What makes the situation all the worse is that he weighs over 100 lbs. In fact, he is probably closer to being between 120 and 130. As a matter of discipline, this is a huge problem. Part of what I am trying to teach my kids is that there are consequences to their actions. Prior to his arrival in my class, students did not argue when they were reprimanded or sent to the “blue chair,” instead they calmly accepted the consequences of their actions, and waited to be allowed to rejoin the group (which happens once they indicate they have calmed down and are ready to follow our class’s norms). With the worst offenders, and those who refused (a rare but plausible reaction), my co-teacher and I were able to either lead them to the chair or lift them and place them in the chair. However, because neither my co-teacher or myself is able to move this particular student, there is very little we can do to get him to move into time out. None of the incentives we have tried have worked, and even when he seems attracted by an incentive, its appeal wears away quickly. Because our other students have seen that he does not have consequences to his actions, they are now less willing to accept consequences for their own. Thinking as a 4-year-old, this is completely understandable and rational, however, as teachers, this is incredibly frustrating and counter-productive.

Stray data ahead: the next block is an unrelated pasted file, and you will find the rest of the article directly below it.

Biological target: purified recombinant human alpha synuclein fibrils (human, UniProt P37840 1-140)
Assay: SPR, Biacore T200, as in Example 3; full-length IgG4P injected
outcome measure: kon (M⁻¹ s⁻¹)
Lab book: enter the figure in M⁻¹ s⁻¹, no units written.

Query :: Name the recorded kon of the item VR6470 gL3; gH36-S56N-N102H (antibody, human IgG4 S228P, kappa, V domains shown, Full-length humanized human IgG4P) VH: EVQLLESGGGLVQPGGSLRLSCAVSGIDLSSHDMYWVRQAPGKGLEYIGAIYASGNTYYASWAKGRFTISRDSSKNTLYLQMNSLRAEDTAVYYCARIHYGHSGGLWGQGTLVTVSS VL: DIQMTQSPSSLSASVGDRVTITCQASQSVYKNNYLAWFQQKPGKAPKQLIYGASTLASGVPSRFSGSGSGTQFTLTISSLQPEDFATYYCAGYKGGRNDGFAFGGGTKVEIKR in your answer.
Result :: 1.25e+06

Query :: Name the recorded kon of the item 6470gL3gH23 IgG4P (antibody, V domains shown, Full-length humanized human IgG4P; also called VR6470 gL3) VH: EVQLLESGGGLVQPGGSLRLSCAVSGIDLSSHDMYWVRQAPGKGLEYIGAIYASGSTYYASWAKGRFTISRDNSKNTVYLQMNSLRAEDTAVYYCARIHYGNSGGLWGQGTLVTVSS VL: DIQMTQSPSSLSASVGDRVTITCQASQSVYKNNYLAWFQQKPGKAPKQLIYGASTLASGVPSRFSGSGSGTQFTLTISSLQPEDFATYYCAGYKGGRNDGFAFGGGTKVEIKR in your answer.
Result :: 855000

I am at my wits end with him, and am ashamed of the joy I feel when he does not come to school. I want to be a teacher who is able to include all students, and until this particular student, I thought I was. I had dealt with all of the behavioral issues in my class, and found a way to incentivize and reward students for their efforts both academically and socially/emotionally. I now find myself less certain that all children want to and can learn. I see him as a lost cause most days. This is NOT the teacher I want to be, but I don’t know how to change it.

5 Responses

  1. T

    If your school is witholding his IEP from you, they are breaking the law. They are legally obligated to provide his IEP to any teachers who work with him.

    I know the type of situation you are in, and I am so sorry you have to go through this. Just know that not every year will be like this. You’ll have difficult students, but not students this difficult every year.

    • Just to clarify, my school is not withholding the IEP, but rather, none of us (my director included) seem to be able to get our hands on it. I do not work for the DOE, and my school does not provide social services or SPED services, and so the evaluation was done at the behest of his mother by an outside organization. I do not know who conducted the evaluation or developed the IEP, and neither does my director. We have asked his mother repeatedly, and she has agreed to provide it, but it has not entered into our hands as of yet.

      • T

        That’s so bizarre and shouldn’t have happened on so many levels and yet…I’m not even a little surprised. Sad how used to bureaucracy we can become…

  2. simplewords

    Ouch. wow. sorry.

  3. Ms. Math

    I had a few kids that i was very happy to have suspended when they sexually harassed me. I felt guilty for not caring about their education. But at some point we are humans and don’t want to be treated horribly. I think it is okay not to want to help students who are truly awful. It’s normal. Don’t feel too guilty, and get him out of your class if he is keeping others from learning.